Miami plays at Notre Dame this Saturday in he first on-campus meeting between the old rivals since 1990. Who has the edge? ACC reporters Andrea Adelson and Matt Fortuna break down the matchup between the 4-3 Hurricanes and 2-5 Irish.
Matchup Miami has to win: Offensive line. During their three-game losing streak, the Hurricanes have been unable to establish the run or adequately protect quarterback Brad Kaaya. The low point came last week in a loss to Virginia Tech in which Miami allowed eight sacks and finished with 42 rushing yards. Kaaya has been sacked 15 times this season -- and even lost a molar on a hard hit against Florida State. If there is any good news going into this game, it’s that the Irish have struggled perhaps more than anyone at getting a consistent pass rush. Couple that with a run defense that is allowing 180.4 yards per game, and there will be opportunities for Miami to take advantage and get its offense going again. Reestablishing Mark Walton and the ground game must come first, and that would help open up the pass game -- assuming Kaaya gets the ball off in time. -- Adelson
Matchup Notre Dame has to win: Consider this the beating of a dead horse, but it would behoove the Irish to get the run game going at some point this season. They have three quality running backs and an offensive line featuring (at least) two upperclassmen who will play in the NFL someday. And all the Irish have to show for it is the nation’s 91st-ranked rushing offense (150 yards per game), while ranking 92nd in rushing yards per attempt (3.98). DeShone Kizer can take off on scrambles, yes, and it is fair to criticize his performance in recent games, especially when trying to mount comebacks late. But we do know that Kizer and the passing game are capable of making big plays. We still don’t know if the rushing game is, considering the Irish have been reluctant to commit to it, thus putting plenty on Kizer’s shoulders. Let’s not forget how thin Miami’s defense is, too, and how, conversely, the Irish could give their own defense a bit of a break by controlling the clock. -- Fortuna
Miami X-factor: Walton. As noted above, it is absolutely crucial for Walton to get going again. In the first three games of the season, he had 401 rushing yards and seven touchdowns; in the last four, he has 203 yards and one touchdown. That works out to 3.2 yards per carry (with a long run of 14 yards over that four-game stretch). So as the competition has gotten better, Walton and the run game has struggled. So much of what Miami coach Mark Richt wants to do on offense is predicated on establishing the ground game, so Walton’s performance will be vital. -- Adelson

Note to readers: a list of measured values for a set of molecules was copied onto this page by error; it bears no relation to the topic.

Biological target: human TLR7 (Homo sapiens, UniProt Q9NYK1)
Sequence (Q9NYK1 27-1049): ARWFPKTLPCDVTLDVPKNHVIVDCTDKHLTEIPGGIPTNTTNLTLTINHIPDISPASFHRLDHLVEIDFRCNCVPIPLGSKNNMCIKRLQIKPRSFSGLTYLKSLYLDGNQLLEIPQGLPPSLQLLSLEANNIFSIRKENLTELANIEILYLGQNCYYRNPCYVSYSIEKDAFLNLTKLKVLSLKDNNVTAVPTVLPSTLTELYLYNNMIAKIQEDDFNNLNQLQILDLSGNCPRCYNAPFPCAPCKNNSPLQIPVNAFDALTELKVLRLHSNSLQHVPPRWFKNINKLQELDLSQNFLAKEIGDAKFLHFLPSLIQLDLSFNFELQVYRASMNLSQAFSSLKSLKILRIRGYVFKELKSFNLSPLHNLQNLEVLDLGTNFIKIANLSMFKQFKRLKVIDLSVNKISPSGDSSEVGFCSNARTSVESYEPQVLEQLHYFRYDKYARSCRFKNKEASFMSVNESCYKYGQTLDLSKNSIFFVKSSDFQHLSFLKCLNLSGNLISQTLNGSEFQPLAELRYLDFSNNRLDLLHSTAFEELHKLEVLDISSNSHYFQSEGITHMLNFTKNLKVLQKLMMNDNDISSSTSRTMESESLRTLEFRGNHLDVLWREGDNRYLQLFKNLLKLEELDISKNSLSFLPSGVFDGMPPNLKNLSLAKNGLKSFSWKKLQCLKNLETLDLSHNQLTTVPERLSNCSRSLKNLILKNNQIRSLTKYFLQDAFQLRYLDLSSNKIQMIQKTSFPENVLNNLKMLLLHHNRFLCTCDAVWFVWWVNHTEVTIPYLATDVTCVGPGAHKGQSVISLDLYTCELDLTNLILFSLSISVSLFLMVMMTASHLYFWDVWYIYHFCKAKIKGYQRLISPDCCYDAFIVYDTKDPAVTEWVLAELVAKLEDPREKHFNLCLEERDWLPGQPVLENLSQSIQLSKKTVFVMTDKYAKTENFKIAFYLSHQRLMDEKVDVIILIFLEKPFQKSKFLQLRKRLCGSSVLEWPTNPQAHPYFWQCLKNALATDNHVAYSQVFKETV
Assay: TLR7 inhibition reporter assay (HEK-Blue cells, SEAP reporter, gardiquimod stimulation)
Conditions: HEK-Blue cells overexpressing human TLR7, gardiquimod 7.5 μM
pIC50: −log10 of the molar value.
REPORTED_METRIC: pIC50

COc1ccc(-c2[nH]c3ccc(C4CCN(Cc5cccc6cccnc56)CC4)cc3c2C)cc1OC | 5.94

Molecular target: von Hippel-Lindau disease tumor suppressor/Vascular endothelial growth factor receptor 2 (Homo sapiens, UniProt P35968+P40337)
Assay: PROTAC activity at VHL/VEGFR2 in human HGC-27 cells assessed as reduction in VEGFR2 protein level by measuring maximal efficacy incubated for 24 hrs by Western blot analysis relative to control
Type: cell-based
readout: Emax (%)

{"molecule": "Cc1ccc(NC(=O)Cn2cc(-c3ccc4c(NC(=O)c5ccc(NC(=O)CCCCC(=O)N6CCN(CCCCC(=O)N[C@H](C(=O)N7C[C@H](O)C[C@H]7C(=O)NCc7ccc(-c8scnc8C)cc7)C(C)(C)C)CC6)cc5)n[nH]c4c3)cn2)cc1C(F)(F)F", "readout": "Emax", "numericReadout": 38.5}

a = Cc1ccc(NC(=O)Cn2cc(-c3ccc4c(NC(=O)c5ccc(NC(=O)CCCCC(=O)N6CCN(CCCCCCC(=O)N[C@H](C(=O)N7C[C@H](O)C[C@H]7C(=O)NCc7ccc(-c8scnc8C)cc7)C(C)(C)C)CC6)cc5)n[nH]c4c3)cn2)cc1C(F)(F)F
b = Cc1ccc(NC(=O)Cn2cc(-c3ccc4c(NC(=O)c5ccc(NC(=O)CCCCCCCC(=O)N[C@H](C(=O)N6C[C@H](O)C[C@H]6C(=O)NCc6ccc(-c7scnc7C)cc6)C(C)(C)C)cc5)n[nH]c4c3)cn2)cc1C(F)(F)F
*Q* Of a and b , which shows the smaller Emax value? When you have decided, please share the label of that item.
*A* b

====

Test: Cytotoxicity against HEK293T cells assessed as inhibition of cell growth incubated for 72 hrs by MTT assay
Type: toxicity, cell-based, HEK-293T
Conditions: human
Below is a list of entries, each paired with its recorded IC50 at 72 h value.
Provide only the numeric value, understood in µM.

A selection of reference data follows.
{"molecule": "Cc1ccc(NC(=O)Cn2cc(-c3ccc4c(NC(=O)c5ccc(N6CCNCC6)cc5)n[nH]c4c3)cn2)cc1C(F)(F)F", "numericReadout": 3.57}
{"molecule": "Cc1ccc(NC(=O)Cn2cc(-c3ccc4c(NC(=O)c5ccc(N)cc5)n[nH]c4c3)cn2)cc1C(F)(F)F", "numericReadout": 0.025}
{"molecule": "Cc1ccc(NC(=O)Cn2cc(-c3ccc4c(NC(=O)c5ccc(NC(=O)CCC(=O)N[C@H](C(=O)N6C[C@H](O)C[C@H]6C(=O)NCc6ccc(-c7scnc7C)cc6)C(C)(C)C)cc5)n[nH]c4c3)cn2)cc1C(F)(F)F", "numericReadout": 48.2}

Notre Dame X-factor: The Irish pass rush has been virtually nonexistent this season, failing to record a single sack until the fourth game of the season and tallying just six on the season, which is tied for 125th nationally (and the worst among Power 5 teams). The silver lining, of course, is that five of those sacks have come in the three-game Greg Hudson era, as the new Notre Dame defensive coordinator has turned his playmakers loose. And with Miami coming off a game in which its quarterback was sacked eight times — albeit against Virginia Tech — perhaps there’s something for the Irish defense to build on here. -- Fortuna
Notre Dame 20, Miami 17. The Hurricanes have gone on a downward spiral offensively, so it’s tough to have much confidence that suddenly they will get everything turned around. Though the Irish have looked even worse this season, they had a bye week to refocus on what is now a must-win for any bowl hopes. Kizer helps Notre Dame win a close one. -- Adelson
Miami 28, Notre Dame 24. The Canes might be reeling, but they are still much better than each of the five teams that have beaten the Irish this season, as those teams are a combined 16-19 this season. It is hard to put much faith in the Irish until they show the ability to close a game late. -- Fortuna